• ClagMaster - Saturday, August 8, 2009 - link

    The 785G is just a 780G which has recieved a fine tuning. Which is OK. There are slight improvements in performance over the 780G but nothing to be excited about. 785G Seems to work well with DDR3 memory and Athlon II processors.

    I have an ASUS M3A78EM 780G Mobo with an AMD BE2400 X2 CPU I use as a secondary computer I keep off-line for private matters. It's a fairly powerful rig for the media applications I run.

    The HD 3200 GPU is just as powerful as a Geforce 4200 graphics card. I can play DX8 and DX9 games from the 2002-2004 period (Max Payne, Aquanox, Homeworld2) with acceptable framerates at 1280 x 1024 resolution. I run Windows XP Home.

    The 785G is not bad. But if I had a choice between a 785G mobo and a 780G mobo with the 780G costing $5-$10 less, I would buy the 780G mobo. I can still run Windows 7 with the 780G with the HD3200.


    Reply
  • ClagMaster - Saturday, August 8, 2009 - link

    BTW-

    This article was not boring. It honestly compared the performance capabilities of the 785G to other chipsets of its class (780G and G41).

    Most differences between the 785G and 780G were small and within the combined statistical uncertainty of the benchmark measurements measurements +/-10% (i.e. statistically insignificant). Not very surprising. Most of the larger differences observed were between systems with DDR2-1066 and DDR3-1333 memory systems.

    I agree the 785G is a better balanced chipset than the 780G and G41 for multimedia.

    I wish Gary would have used an older benchmarking suite so I can compare the performance between current and systems 2-3 years old. I prefer PCMark2005 and 3DMark2005 since these are reliable indicators of performance. This is important to me because I try to make my purchasing decisions on the criteria of having double the performance for the same cost and power consumption.
    Reply
  • ClagMaster - Saturday, August 8, 2009 - link

    BTW-

    This article was not boring. It honestly compared the performance capabilities of the 785G to other chipsets of its class (780G and G41).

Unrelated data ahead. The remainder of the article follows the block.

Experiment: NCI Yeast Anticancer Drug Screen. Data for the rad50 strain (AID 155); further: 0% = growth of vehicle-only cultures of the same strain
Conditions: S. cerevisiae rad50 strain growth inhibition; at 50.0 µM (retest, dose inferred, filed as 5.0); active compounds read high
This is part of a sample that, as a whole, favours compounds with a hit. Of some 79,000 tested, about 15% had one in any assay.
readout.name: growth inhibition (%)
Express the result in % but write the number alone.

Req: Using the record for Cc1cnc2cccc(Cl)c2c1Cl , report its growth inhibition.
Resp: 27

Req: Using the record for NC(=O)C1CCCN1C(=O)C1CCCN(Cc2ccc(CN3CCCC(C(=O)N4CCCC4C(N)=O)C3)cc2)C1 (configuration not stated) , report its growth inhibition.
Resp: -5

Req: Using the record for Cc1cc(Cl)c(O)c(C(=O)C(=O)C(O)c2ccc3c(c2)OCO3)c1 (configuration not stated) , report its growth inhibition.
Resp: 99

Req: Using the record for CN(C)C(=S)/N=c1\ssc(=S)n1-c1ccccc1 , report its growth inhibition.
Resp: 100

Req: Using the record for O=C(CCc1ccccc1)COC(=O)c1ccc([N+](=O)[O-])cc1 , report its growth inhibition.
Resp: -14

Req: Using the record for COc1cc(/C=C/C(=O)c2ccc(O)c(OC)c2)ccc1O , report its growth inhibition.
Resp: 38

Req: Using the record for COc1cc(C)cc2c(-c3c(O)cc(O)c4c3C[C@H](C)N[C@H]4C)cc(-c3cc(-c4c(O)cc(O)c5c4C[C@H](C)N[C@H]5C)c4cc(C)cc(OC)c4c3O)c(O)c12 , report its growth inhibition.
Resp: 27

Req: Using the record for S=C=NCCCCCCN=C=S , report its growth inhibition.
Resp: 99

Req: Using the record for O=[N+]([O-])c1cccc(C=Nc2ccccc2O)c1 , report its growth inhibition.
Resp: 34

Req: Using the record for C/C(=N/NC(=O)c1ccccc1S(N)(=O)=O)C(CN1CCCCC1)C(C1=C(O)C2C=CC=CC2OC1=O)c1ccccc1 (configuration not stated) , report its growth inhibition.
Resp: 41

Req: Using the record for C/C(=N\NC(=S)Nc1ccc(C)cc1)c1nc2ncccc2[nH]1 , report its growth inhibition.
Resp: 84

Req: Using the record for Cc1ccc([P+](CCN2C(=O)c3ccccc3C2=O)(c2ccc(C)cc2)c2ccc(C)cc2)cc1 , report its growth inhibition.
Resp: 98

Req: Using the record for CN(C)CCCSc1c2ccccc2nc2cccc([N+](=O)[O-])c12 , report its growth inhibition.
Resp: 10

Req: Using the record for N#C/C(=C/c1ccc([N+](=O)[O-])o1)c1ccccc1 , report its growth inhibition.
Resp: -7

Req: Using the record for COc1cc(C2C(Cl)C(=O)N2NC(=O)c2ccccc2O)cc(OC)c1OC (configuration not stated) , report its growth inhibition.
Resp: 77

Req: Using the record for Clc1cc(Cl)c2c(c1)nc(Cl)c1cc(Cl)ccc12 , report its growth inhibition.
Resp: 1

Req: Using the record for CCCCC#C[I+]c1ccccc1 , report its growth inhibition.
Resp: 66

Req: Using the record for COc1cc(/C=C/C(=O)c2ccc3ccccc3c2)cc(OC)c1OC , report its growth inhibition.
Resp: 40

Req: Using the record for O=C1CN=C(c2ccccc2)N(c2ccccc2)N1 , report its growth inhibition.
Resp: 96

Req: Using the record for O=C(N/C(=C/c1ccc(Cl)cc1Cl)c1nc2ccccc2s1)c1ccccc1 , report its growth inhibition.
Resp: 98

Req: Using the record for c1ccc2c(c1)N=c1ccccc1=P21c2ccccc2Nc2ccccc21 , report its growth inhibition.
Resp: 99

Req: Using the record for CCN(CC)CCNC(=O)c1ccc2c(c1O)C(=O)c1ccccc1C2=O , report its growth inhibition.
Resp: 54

Most differences between the 785G and 780G were small and within the combined statistical uncertainty of the benchmark measurements measurements +/-10% (i.e. statistically insignificant). Not very surprising. Most of the larger differences observed were between systems with DDR2-1066 and DDR3-1333 memory systems.

    I agree the 785G is a better balanced chipset than the 780G and G41 for multimedia.

    I wish Gary would have used an older benchmarking suite so I can compare the performance between current and systems 2-3 years old. I prefer PCMark2005 and 3DMark2005 since these are reliable indicators of performance. This is important to me because I try to make my purchasing decisions on the criteria of having double the performance for the same cost and power consumption.
    Reply
  • 7Enigma - Thursday, August 6, 2009 - link

    Gary,

    Thanks for the article but could you keep in mind for future articles on non-gaming hardware (i.e. IG's, budget GPU's, etc.) to make sure the game description is in line with the actual article? I can tell they were just copied directly from a previous gaming article, so it's a bit silly to see, "We crank up all the details to max", only to see the data chart show 1024X768 with low settings.

    :)
    Reply
  • AlB80 - Wednesday, August 5, 2009 - link

    DMI 10Gb/s each direction, full duplex
    aka
    4 lane PCIe 1.1

    Reply

Log in

Don't have an account? Sign up now